Nelson McCausland accused of disrespecting Assembly after refusing to answer allegations that he misled MLAs
DUP minister Nelson McCausland has been accused of disrespecting the Assembly after refusing to answer allegations that he misled MLAs.
The Alliance Party said the Social Development Minister had declined to clear up the controversy for the benefit of MLAs by insisting he will not answer the queries for another month.
Mr McCausland declined to answer questions over allegations that he misled the social development committee and instructed an official to change notes over a meeting on housing contracts.
Quizzed by Alliance MLA Stewart Dickson, the minister said he would be responding to the issues when he appears before the committee next month.
"It would be wrong and premature to address the matter until I had the courtesy of giving that to the committee," he said.
"There is a very simple answer, and it will be given on the 12th of December.
"I ask the Member to have a little bit of patience."
Mr Dickson immediately retorted: "I think we should note he hasn't answered the question."
He later added on Twitter: "What is the point of question time if it is not to get answers?"
The East Antrim MLA then went on: "I am very disappointed that the minister would not answer my question.
"He has disrespected the Assembly when he clearly knows the answer to my question."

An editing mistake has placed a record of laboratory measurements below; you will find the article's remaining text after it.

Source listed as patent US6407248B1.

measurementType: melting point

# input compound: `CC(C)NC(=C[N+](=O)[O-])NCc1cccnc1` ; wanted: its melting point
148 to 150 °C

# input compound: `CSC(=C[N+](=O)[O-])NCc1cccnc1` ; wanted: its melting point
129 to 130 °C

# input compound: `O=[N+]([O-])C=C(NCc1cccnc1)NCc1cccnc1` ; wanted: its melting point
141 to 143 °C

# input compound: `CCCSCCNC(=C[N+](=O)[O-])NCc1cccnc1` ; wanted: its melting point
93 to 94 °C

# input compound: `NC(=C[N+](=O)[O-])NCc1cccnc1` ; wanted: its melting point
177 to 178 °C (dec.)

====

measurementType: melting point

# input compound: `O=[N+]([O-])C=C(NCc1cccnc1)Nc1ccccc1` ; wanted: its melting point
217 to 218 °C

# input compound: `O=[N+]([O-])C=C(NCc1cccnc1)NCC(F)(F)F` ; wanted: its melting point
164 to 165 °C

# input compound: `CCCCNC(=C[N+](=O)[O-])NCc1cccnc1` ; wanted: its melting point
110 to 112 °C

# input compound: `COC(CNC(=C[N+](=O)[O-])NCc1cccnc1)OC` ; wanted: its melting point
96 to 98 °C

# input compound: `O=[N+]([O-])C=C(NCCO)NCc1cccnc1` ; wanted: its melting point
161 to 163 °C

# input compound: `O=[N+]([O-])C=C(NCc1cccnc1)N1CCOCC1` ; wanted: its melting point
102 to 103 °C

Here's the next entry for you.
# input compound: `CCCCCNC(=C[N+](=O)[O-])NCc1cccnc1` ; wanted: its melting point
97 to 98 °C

At last week's committee meeting, senior civil servant Michael Sands said Mr McCausland, in April last year, had met with Turkington Holdings, a donor to the DUP, but Mr Sands was instructed by the minister to change a memo to state that the meeting was with the Glass and Glazing Federation (GGF), a professional body.
While Turkington Holdings is a member of the federation, it never claimed to represent it at the meeting.
Meanwhile, an official report into alleged overpayments by the Housing Executive "does not make good reading", Mr McCausland told the Assembly during question time yesterday.
The long-awaited investigation is due to be made public tomorrow, when the amount involved in the overpayments is revealed.
But it is believed to be significantly less than the £18m Mr McCausland referred to when he named four firms in the Assembly chamber in June.
But Mr McCausland indicated there were still "very substantial amounts overpaid" to contractors.